In this article I’ll try to show how to use an MSP430 with a DAC7564. This is probably the first from a series of articles showing different devices I plan to use in a project.
The DAC7564 is a low-power, voltage-output, four-channel, 12-bit digital-to-analog converter (DAC). The device includes a 2.5V, 2ppm/°C internal reference. The device is monotonic, provides very good linearity, and minimizes undesired code-to-code transient voltages (glitch). A DAC is said to be monotonic if the output either increases or remains constant for increasing digital inputs such that the output will always be a no decreasing function of input. The DAC7564 architecture consists of a string DAC followed by an output buffer amplifier.
An N-bit string DAC simply consists of 2N equal resistors in series and 2N switches (usually CMOS), one between each node of the chain and the output. The output is taken from the appropriate tap by closing just one of the switches. The string DAC is inherently monotonic—even if a resistor is accidentally short-circuited, output n cannot exceed output n + 1.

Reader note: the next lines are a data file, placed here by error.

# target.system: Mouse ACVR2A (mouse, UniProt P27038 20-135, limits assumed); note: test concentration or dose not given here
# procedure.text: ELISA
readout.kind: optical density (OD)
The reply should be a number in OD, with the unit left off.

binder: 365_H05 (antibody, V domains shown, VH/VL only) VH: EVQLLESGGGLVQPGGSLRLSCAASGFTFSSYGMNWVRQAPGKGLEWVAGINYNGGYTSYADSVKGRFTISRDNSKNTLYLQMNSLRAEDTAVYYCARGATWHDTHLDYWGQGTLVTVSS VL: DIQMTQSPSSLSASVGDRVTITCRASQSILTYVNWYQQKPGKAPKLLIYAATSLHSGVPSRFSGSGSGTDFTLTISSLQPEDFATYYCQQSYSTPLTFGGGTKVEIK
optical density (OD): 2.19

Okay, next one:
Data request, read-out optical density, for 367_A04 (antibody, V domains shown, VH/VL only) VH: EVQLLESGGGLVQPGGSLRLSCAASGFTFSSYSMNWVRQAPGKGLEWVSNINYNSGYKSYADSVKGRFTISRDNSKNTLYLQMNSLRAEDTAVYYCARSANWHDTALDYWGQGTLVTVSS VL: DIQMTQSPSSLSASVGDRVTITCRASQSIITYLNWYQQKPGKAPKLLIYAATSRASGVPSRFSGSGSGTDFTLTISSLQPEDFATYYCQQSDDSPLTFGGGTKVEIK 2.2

Linearity error of a converter is a deviation of the analog values, in a plot of the measured conversion relationship, from a straight line. The string DAC it is lineal if all the resistors are equal.
A glitch is a switching transient appearing in the output during a code transition. The worst-case DAC glitch (in R-2R) generally occurs when the DAC is switched between the 011…111 and 100…000 codes. In sting DACs only two switches operate during a transition, resulting in a low-glitch architecture Also, the switching glitch is not code-dependent.
The DAC7564 uses a versatile 3-wire serial interface that operates at clock rates up to 50MHz. The interface is compatible with standard SPI, QSPI, Micro wire, and digital signal processor (DSP) interfaces.
Read More: Interfacing the DAC7564 to an MSP430